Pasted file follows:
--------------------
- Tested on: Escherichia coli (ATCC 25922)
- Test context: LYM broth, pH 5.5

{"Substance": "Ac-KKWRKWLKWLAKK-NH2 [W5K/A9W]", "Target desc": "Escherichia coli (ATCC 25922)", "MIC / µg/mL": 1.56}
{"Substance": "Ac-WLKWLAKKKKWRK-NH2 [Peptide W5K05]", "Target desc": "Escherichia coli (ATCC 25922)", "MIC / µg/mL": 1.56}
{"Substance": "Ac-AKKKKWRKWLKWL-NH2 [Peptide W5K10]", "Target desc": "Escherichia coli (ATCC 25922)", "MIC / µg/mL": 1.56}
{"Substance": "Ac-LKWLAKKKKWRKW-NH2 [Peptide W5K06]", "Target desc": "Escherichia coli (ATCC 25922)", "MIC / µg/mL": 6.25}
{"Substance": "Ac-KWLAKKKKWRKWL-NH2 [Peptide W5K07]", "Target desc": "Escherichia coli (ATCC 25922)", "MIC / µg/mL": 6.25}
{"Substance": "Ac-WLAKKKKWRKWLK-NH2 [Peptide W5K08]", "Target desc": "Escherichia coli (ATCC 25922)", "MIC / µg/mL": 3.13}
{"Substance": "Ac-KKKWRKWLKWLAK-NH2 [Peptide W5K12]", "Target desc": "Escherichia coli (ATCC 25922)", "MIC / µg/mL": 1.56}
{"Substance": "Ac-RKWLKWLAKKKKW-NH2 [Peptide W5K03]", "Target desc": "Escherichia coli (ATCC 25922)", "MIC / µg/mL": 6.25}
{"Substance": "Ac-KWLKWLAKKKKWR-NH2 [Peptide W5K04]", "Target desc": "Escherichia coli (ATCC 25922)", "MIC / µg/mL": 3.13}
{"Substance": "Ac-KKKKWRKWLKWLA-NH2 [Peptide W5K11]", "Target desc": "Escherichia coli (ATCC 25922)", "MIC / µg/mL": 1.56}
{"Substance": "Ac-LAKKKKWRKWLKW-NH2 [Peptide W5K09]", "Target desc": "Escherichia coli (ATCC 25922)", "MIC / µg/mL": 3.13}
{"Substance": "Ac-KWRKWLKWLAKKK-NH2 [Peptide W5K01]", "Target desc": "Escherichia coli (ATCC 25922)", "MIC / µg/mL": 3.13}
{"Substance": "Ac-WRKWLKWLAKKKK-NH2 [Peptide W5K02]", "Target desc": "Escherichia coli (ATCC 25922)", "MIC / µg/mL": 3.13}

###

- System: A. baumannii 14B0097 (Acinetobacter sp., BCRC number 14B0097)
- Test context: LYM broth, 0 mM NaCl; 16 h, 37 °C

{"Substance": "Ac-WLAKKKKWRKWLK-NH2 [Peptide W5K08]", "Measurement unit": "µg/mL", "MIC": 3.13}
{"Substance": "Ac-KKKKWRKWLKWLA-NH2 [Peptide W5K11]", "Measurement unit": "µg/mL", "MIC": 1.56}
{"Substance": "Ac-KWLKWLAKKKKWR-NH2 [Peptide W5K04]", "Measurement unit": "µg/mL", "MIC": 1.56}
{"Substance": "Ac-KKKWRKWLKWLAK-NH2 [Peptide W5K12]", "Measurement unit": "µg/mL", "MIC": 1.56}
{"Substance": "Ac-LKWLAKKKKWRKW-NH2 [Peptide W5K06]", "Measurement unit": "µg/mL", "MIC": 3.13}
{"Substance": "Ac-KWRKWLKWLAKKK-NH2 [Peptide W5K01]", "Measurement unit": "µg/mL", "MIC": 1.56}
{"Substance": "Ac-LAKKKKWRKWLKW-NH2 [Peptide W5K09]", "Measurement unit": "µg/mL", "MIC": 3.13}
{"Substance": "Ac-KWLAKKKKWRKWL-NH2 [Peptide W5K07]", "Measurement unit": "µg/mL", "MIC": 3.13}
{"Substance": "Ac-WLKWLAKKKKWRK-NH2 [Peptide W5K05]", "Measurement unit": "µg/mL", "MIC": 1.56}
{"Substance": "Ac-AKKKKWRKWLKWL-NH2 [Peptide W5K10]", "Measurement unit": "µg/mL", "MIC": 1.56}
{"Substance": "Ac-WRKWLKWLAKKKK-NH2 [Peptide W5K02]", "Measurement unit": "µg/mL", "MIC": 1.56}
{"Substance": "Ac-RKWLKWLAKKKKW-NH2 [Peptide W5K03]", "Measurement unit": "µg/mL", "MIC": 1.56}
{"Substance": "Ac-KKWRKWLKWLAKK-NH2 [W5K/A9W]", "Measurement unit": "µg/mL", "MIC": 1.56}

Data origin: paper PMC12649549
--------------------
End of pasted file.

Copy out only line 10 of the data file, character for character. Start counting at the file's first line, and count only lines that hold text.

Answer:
{"Substance": "Ac-RKWLKWLAKKKKW-NH2 [Peptide W5K03]", "Target desc": "Escherichia coli (ATCC 25922)", "MIC / µg/mL": 6.25}